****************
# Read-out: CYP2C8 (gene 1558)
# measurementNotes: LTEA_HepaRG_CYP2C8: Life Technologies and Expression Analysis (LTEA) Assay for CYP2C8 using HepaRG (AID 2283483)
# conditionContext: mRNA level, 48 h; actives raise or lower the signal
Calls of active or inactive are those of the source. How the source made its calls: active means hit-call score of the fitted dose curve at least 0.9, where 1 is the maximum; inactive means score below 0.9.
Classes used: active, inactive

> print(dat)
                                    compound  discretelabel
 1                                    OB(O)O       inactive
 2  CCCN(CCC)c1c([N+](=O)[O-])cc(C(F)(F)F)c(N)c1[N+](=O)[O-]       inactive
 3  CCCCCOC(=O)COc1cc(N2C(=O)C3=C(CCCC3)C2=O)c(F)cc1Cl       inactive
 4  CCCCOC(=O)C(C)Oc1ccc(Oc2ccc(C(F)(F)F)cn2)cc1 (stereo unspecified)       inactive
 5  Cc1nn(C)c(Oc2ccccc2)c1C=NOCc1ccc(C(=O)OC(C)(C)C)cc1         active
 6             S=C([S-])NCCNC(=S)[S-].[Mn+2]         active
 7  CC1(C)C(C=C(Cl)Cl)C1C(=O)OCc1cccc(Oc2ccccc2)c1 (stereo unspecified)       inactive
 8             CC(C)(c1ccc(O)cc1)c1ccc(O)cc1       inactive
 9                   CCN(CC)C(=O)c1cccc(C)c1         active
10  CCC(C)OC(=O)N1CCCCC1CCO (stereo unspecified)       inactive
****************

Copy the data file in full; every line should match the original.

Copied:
# Read-out: CYP2C8 (gene 1558)
# measurementNotes: LTEA_HepaRG_CYP2C8: Life Technologies and Expression Analysis (LTEA) Assay for CYP2C8 using HepaRG (AID 2283483)
# conditionContext: mRNA level, 48 h; actives raise or lower the signal
Calls of active or inactive are those of the source. How the source made its calls: active means hit-call score of the fitted dose curve at least 0.9, where 1 is the maximum; inactive means score below 0.9.
Classes used: active, inactive

> print(dat)
                                    compound  discretelabel
 1                                    OB(O)O       inactive
 2  CCCN(CCC)c1c([N+](=O)[O-])cc(C(F)(F)F)c(N)c1[N+](=O)[O-]       inactive
 3  CCCCCOC(=O)COc1cc(N2C(=O)C3=C(CCCC3)C2=O)c(F)cc1Cl       inactive
 4  CCCCOC(=O)C(C)Oc1ccc(Oc2ccc(C(F)(F)F)cn2)cc1 (stereo unspecified)       inactive
 5  Cc1nn(C)c(Oc2ccccc2)c1C=NOCc1ccc(C(=O)OC(C)(C)C)cc1         active
 6             S=C([S-])NCCNC(=S)[S-].[Mn+2]         active
 7  CC1(C)C(C=C(Cl)Cl)C1C(=O)OCc1cccc(Oc2ccccc2)c1 (stereo unspecified)       inactive
 8             CC(C)(c1ccc(O)cc1)c1ccc(O)cc1       inactive
 9                   CCN(CC)C(=O)c1cccc(C)c1         active
10  CCC(C)OC(=O)N1CCCCC1CCO (stereo unspecified)       inactive